Flying high to hit target
10:00am Saturday 13th October 2012 in News
Trustees of Wiltshire Air Ambulance Charitable Trust are confident £2 million can be raised every year to keep its helicopter airborne.
The trust, which was formed a year ago, pays 35 per cent towards the shared Wiltshire Police helicopter/air ambulance, amounting to £700,000 a year.
But in 2015 it is likely to have its own helicopter as police forces are being forced to share helicopters by the Government to save money.
This will mean the charity has to raise £2m a year.
Speaking at the charity’s first annual general meeting on Wednesday last week at Devizes Town Hall, chairman Richard Youens said the trustees were not daunted by this prospect.
“We believe the charity is extremely popular in Wiltshire and we have every confidence we will get the support we need to continue flying beyond 2015,” said Mr Youens, who lives in Rushall.
The AGM, attended by more than 60 people, was told that since the charity was formed last October it had raised £1.3m, an increase on its predecessor the Wiltshire Air Ambulance Appeal.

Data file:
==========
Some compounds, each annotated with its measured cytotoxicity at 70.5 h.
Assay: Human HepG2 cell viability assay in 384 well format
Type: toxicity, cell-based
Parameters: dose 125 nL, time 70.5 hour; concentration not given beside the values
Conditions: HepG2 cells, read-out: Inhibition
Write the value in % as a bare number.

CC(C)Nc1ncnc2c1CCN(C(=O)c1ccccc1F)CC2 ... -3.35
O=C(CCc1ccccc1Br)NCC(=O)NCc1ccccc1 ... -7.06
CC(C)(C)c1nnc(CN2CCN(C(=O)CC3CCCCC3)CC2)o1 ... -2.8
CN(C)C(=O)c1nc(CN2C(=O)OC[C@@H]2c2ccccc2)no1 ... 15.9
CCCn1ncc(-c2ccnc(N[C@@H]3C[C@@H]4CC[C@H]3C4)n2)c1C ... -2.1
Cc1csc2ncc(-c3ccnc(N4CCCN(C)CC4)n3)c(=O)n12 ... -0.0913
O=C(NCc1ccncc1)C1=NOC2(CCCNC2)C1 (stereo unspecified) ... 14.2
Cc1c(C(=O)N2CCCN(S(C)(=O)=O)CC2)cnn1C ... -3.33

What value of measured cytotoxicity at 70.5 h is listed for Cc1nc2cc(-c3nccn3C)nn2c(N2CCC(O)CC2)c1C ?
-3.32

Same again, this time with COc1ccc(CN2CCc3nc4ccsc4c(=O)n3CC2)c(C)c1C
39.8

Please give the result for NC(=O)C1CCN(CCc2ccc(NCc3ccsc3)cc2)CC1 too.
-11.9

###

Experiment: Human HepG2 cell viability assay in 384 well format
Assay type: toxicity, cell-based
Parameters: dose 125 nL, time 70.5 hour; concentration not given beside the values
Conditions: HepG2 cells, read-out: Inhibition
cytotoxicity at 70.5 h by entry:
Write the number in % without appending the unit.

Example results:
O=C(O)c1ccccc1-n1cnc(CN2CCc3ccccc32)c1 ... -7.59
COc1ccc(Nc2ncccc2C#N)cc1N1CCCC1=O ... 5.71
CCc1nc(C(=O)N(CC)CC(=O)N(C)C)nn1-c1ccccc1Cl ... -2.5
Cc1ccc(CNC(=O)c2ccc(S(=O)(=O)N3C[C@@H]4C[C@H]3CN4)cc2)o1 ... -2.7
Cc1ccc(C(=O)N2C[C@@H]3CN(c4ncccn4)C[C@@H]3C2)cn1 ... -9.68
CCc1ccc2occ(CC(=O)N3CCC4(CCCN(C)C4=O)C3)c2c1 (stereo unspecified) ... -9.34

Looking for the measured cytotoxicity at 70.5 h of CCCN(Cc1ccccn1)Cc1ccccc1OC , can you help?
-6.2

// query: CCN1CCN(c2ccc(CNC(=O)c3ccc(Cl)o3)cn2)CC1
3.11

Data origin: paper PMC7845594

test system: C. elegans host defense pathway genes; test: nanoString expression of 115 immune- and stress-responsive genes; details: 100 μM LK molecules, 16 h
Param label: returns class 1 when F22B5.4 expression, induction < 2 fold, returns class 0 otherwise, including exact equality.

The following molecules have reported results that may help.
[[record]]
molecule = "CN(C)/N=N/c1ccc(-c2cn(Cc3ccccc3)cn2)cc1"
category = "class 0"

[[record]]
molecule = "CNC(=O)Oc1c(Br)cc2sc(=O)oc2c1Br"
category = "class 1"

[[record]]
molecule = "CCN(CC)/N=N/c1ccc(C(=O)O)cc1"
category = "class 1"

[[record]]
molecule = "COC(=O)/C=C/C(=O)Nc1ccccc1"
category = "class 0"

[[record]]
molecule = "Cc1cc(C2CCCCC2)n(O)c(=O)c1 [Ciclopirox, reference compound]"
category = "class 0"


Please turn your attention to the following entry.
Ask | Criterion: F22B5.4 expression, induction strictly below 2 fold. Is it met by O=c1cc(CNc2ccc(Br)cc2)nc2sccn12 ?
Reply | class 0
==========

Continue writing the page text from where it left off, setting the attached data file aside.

Trustee Sanjeen Payne-Kumar said the charity had been strict on costs and next year had a target to raise £1.6m.
Of all the 18 air ambulance charities in England and Wales the amount of money raised in Wiltshire made the county the fourth most generous, he said. The new charity was formed after Great Western Ambulance Service (GWAS) relinquished its sole trusteeship of the Wiltshire Air Ambulance Appeal after many years of lobbying by campaigners who wanted the charity to be independent of the NHS.
David Philpott, who oversaw the formation of the charity and is now its chief executive, praised the media for its efforts in supporting the campaign, including the Gazette and Herald.
He said: “We owe an enormous debt to the press. We would not be here today without that traditional, honest and fair reporting.”
The air ambulance has been a joint helicopter with Wiltshire Police for 22 years but the current contract ends in December 2014.
Wiltshire is the only air ambulance that can fly at night due to the special equipment on board the police helicopter and because it flies under different rules to dedicated air ambulances.
The trustees were asked if, when the air ambulance splits from the police helicopter, it could able to fly at night.
Trustee Chris Lear said: “We don’t know the full answer to that. The Civil Aviation Authority hasn’t made its mind up about the regulations. There are other air ambulances that would like to fly at night.”
During the AGM a cheque for £1,750 was presented to the charity by Royal Wootton Bassett Rotary Club members.